Is Higher Inflation Here to Stay? Cleveland Fed Researchers Answer Your Questions
Do you have “sticker shock?” Surprised by the recent surge in inflation? Even though inflation is running higher than usual, researchers at the Cleveland Fed say most likely it won’t last.
“Predicting inflation is not a perfect science, so no one can know for sure what will happen in the future,” say Economists Ed Knotek and Robert Rich, “but we think there are several reasons to believe higher inflation will not last.” They cite four reasons why they think the current high-inflation environment is temporary:
Inflation measurement – Because the typical way the inflation rate is calculated covers a 12-month period, changes in prices that happened many months ago will still affect today’s rate of inflation. Prices at the height of the pandemic were lower than they otherwise probably would have been and that’s why we see some of the big price jumps in products today.
Price increases are not broad-based – High inflation has largely been driven by a small number of items. For example, the increase in used and new car prices is related to the disruption in the supply of semiconductor chips for vehicles. These bottlenecks should eventually disappear. The increases in prices of other items, such as gasoline, airline fares, and lodging, are a sign of the economy’s normalizing more so than a longstanding inflation trend.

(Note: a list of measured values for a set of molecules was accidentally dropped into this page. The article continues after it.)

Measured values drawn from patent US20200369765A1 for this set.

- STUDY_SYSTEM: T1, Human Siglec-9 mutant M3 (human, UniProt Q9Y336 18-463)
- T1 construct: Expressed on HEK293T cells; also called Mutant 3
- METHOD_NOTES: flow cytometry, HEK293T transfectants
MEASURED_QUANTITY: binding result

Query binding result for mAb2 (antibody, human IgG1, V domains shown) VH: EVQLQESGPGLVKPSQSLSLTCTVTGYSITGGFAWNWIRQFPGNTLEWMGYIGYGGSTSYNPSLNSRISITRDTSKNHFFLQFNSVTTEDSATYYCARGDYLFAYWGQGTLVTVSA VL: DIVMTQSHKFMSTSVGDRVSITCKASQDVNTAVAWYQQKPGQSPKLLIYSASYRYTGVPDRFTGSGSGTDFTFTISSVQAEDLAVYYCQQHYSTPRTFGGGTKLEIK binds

In addition, the researchers note longer-run inflation expectations, or what consumers, businesses, and financial markets think inflation will be in the future, have remained relatively stable. Also, as more people return to the workforce companies will be better able to keep up with demand for goods and services. As a result, conditions in the broader economy should improve.
Knotek and Rich provide more information, including links to Cleveland Fed data products and other resources, and answer questions posed online and at a recent inflation-focused webinar in Higher inflation: Temporary or here to stay?
Federal Reserve Bank of Cleveland
The Federal Reserve Bank of Cleveland is one of 12 regional Reserve Banks that along with the Board of Governors in Washington DC comprise the Federal Reserve System. Part of the US central bank, the Cleveland Fed participates in the formulation of our nation’s monetary policy, supervises banking organizations, provides payment and other services to financial institutions and to the US Treasury, and performs many activities that support Federal Reserve operations System-wide. In addition, the Bank supports the well-being of communities across the Fourth Federal Reserve District through a wide array of research, outreach, and educational activities.
The Cleveland Fed, with branches in Cincinnati and Pittsburgh, serves an area that comprises Ohio, western Pennsylvania, eastern Kentucky, and the northern panhandle of West Virginia.
Doug Campbell, firstname.lastname@example.org, 513.455.4479